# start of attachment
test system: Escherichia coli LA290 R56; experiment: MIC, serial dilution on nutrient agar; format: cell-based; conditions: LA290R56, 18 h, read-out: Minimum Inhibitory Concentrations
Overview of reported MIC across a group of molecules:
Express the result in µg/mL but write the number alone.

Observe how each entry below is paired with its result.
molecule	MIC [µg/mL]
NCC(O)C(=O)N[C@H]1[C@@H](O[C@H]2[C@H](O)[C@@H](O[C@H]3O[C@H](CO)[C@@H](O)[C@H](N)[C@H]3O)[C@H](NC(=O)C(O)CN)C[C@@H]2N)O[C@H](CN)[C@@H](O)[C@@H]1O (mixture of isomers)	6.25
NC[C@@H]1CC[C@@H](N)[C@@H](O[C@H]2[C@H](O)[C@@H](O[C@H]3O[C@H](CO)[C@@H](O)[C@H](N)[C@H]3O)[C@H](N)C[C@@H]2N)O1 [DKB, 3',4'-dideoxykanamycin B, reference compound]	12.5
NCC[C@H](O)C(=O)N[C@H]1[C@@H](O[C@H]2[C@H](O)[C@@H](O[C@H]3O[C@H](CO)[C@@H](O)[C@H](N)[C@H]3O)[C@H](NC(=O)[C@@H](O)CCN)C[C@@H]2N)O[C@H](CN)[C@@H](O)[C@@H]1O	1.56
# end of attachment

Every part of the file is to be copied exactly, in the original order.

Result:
test system: Escherichia coli LA290 R56; experiment: MIC, serial dilution on nutrient agar; format: cell-based; conditions: LA290R56, 18 h, read-out: Minimum Inhibitory Concentrations
Overview of reported MIC across a group of molecules:
Express the result in µg/mL but write the number alone.

Observe how each entry below is paired with its result.
molecule	MIC [µg/mL]
NCC(O)C(=O)N[C@H]1[C@@H](O[C@H]2[C@H](O)[C@@H](O[C@H]3O[C@H](CO)[C@@H](O)[C@H](N)[C@H]3O)[C@H](NC(=O)C(O)CN)C[C@@H]2N)O[C@H](CN)[C@@H](O)[C@@H]1O (mixture of isomers)	6.25
NC[C@@H]1CC[C@@H](N)[C@@H](O[C@H]2[C@H](O)[C@@H](O[C@H]3O[C@H](CO)[C@@H](O)[C@H](N)[C@H]3O)[C@H](N)C[C@@H]2N)O1 [DKB, 3',4'-dideoxykanamycin B, reference compound]	12.5
NCC[C@H](O)C(=O)N[C@H]1[C@@H](O[C@H]2[C@H](O)[C@@H](O[C@H]3O[C@H](CO)[C@@H](O)[C@H](N)[C@H]3O)[C@H](NC(=O)[C@@H](O)CCN)C[C@@H]2N)O[C@H](CN)[C@@H](O)[C@@H]1O	1.56